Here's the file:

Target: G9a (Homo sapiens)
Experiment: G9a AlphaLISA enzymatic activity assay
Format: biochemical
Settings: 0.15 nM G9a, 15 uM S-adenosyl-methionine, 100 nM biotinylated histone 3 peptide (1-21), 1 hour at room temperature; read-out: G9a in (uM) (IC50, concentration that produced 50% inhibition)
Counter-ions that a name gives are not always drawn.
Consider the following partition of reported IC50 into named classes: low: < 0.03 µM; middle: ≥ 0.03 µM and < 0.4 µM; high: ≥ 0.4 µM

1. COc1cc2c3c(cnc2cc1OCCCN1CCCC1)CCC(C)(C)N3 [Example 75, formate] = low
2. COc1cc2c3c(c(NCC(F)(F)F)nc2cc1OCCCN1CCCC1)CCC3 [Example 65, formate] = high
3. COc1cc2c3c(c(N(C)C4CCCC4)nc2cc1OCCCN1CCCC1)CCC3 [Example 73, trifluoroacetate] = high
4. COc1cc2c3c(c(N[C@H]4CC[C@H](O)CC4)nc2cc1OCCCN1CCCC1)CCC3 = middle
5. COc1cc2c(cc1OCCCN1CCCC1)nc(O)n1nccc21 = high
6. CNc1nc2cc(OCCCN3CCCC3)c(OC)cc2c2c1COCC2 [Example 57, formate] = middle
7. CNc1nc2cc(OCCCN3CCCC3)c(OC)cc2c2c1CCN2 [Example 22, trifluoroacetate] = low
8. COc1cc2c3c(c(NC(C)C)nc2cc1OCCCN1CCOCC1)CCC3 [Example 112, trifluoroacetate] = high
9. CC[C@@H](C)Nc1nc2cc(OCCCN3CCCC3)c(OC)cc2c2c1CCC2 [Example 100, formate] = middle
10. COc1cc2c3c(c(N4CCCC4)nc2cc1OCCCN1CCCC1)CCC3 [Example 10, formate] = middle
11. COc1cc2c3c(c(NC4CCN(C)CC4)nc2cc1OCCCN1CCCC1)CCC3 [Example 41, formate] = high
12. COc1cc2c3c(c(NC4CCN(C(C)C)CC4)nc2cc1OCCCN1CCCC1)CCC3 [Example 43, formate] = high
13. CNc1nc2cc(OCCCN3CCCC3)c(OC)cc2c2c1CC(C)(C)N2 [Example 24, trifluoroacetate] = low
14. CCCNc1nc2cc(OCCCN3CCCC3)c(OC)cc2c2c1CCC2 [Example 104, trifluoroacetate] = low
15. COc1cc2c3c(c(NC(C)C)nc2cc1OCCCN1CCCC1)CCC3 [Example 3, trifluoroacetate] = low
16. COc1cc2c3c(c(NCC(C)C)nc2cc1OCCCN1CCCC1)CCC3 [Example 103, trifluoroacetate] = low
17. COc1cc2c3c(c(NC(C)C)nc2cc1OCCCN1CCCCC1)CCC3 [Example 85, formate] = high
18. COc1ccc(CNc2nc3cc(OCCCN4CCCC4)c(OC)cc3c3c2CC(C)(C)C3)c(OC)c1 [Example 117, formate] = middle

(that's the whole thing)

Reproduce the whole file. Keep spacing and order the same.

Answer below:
Target: G9a (Homo sapiens)
Experiment: G9a AlphaLISA enzymatic activity assay
Format: biochemical
Settings: 0.15 nM G9a, 15 uM S-adenosyl-methionine, 100 nM biotinylated histone 3 peptide (1-21), 1 hour at room temperature; read-out: G9a in (uM) (IC50, concentration that produced 50% inhibition)
Counter-ions that a name gives are not always drawn.
Consider the following partition of reported IC50 into named classes: low: < 0.03 µM; middle: ≥ 0.03 µM and < 0.4 µM; high: ≥ 0.4 µM

1. COc1cc2c3c(cnc2cc1OCCCN1CCCC1)CCC(C)(C)N3 [Example 75, formate] = low
2. COc1cc2c3c(c(NCC(F)(F)F)nc2cc1OCCCN1CCCC1)CCC3 [Example 65, formate] = high
3. COc1cc2c3c(c(N(C)C4CCCC4)nc2cc1OCCCN1CCCC1)CCC3 [Example 73, trifluoroacetate] = high
4. COc1cc2c3c(c(N[C@H]4CC[C@H](O)CC4)nc2cc1OCCCN1CCCC1)CCC3 = middle
5. COc1cc2c(cc1OCCCN1CCCC1)nc(O)n1nccc21 = high
6. CNc1nc2cc(OCCCN3CCCC3)c(OC)cc2c2c1COCC2 [Example 57, formate] = middle
7. CNc1nc2cc(OCCCN3CCCC3)c(OC)cc2c2c1CCN2 [Example 22, trifluoroacetate] = low
8. COc1cc2c3c(c(NC(C)C)nc2cc1OCCCN1CCOCC1)CCC3 [Example 112, trifluoroacetate] = high
9. CC[C@@H](C)Nc1nc2cc(OCCCN3CCCC3)c(OC)cc2c2c1CCC2 [Example 100, formate] = middle
10. COc1cc2c3c(c(N4CCCC4)nc2cc1OCCCN1CCCC1)CCC3 [Example 10, formate] = middle
11. COc1cc2c3c(c(NC4CCN(C)CC4)nc2cc1OCCCN1CCCC1)CCC3 [Example 41, formate] = high
12. COc1cc2c3c(c(NC4CCN(C(C)C)CC4)nc2cc1OCCCN1CCCC1)CCC3 [Example 43, formate] = high
13. CNc1nc2cc(OCCCN3CCCC3)c(OC)cc2c2c1CC(C)(C)N2 [Example 24, trifluoroacetate] = low
14. CCCNc1nc2cc(OCCCN3CCCC3)c(OC)cc2c2c1CCC2 [Example 104, trifluoroacetate] = low
15. COc1cc2c3c(c(NC(C)C)nc2cc1OCCCN1CCCC1)CCC3 [Example 3, trifluoroacetate] = low
16. COc1cc2c3c(c(NCC(C)C)nc2cc1OCCCN1CCCC1)CCC3 [Example 103, trifluoroacetate] = low
17. COc1cc2c3c(c(NC(C)C)nc2cc1OCCCN1CCCCC1)CCC3 [Example 85, formate] = high
18. COc1ccc(CNc2nc3cc(OCCCN4CCCC4)c(OC)cc3c3c2CC(C)(C)C3)c(OC)c1 [Example 117, formate] = middle